MILWAUKEE -- As in life, the journey in sports rarely goes as planned, but the unexpected path can lead to a surprising but welcomed conclusion.
"I very much felt like either I'm going to get a medal, or I'm going to die," Katherine Reutter-Adamek said.
The focus and the goals were cut and dry for short track speed skater Reutter-Adamek in the 2010 Olympics.
"There was no gray. It was win, success, win everything or like, of course I wasn't literally going to die, but emotionally, it felt like this is all that I'm here for," Reutter-Adamek said.
The hard work and determination led her to win a silver and bronze medal in the Vancouver Games.
"Achieving that goal, getting those medals was, for about three months, everything that I thought it would be. And then it was time to get back to work for next season," Reutter-Adamek said.
In 2012, her journey to the 2014 Olympics started going in an unexpected direction.
"I got hurt. It felt like the worst thing that could possibly happen to me. Like, I completely lost my identity of who I was without skating. Not to mention, I lost the chance to go to another Olympics," Reutter-Adamek said.
After surgeries and rehab, retirement was her answer in 2013.
"I just had had enough. My body was in so much pain. I was ready to be done. After that, I coached for three years," Reutter-Adamek said.
It was this part of her journey where life's goals and the path to achieving them took a starkly different path than the one she set out on for the 2010 games.
"I would watch athletes try to be perfect every single day, and you can't do it. It's not possible, especially if I'm doing my job as a coach and I'm challenging you. If you're able to do it perfectly, I haven't pushed you hard enough," Reutter-Adamek said.
That perspective is part of what prompted her to change direction again.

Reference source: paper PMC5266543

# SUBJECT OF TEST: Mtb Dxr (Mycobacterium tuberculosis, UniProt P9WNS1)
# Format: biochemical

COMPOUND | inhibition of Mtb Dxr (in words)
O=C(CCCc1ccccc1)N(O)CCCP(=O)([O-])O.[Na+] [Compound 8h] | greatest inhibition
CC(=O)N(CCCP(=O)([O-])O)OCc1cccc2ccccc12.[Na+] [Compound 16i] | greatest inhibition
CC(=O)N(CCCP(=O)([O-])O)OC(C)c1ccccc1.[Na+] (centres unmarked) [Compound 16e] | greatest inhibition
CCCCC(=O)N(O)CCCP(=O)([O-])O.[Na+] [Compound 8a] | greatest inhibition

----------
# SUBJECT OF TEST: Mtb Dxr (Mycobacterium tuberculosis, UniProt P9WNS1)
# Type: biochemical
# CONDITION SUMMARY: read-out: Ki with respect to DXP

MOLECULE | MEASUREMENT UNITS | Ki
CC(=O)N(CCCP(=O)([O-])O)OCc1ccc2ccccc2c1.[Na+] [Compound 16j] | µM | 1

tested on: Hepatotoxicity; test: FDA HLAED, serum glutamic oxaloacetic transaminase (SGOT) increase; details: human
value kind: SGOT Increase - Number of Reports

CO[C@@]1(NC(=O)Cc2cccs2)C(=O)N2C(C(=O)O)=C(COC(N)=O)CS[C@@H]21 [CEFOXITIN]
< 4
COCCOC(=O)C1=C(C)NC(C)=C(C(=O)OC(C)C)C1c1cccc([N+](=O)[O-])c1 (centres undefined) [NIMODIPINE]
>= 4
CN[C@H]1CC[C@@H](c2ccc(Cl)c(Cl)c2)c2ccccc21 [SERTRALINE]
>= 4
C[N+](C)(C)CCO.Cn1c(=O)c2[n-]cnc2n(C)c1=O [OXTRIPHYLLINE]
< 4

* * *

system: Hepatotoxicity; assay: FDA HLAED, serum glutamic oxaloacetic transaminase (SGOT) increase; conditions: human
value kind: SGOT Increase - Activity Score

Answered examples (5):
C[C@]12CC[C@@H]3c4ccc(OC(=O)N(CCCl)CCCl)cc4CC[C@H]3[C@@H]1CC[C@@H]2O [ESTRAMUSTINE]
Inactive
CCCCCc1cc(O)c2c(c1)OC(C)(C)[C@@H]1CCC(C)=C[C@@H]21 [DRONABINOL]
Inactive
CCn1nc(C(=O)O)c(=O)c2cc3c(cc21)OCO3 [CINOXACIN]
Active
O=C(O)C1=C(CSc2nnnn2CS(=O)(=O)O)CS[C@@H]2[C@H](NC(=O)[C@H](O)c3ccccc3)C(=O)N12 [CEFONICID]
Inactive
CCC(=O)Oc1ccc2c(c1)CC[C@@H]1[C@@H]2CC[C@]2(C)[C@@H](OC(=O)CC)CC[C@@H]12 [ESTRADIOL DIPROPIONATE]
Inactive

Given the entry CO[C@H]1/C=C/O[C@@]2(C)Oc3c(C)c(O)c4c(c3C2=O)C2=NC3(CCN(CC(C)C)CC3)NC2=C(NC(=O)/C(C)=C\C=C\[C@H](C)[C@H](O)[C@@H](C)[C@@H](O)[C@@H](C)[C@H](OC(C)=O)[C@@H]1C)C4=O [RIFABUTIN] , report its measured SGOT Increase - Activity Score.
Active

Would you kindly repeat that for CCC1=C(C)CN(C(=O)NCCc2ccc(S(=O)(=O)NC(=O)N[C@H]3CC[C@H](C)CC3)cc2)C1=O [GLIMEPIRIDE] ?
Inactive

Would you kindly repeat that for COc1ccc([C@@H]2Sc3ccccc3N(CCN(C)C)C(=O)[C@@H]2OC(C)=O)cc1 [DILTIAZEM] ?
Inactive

The other was getting married in the summer, which also meant a name change.
Katherine Adamek is back on the ice at the Pettit Center, working her way back to the Olympics in PyeongChang, South Korea.
"The reason why it's so different now is because I can respect speed skating for what it is. I can respect, I feel like, my happiest, one version of my happiest me is when I get to speed skate. But having the perspective of knowing like: a) you know there's space. Not everything's going to be perfect. I create space for something to go wrong, so if my results aren't there, I still have other things in my life. I have a wonderful husband. I have, I get to spend so much more time with my family. I feel like it sounds really corny and cliché and that's OK, because really the best thing about skating this time is skating isn't the only thing that makes me happy," Reutter-Adamek said.
The route to happiness this time is much different.
"If all I'm worried about is my best performance, I might get it, I might not -- I'll probably have a crummy time along the way. But if I'm creating an environment where myself and everyone around me is being the best we can be, when it comes performance you might get it, you might not, but you're going to have made a difference along the way -- that to me is something that I totally missed out on in 2010, and something that totally motivates and inspires me for 2018," Reutter-Adamek said.
And it all goes back to what seemed to be the end of the road.
"I wouldn't have the perspective that I have. I wouldn't be skating now. I wouldn't have the family and the teammates and the coach that I have if all those things hadn't happened to me, so the worst thing that's happened so far in my life is actually also leading up to the best thing that's happening," Reutter-Adamek said.
Reutter-Adamek will compete in the Olympics qualifiers in Asia November 9th -12th and the 16th - 19th. The Olympics trials are December 15th - 17th in Salt Lake City.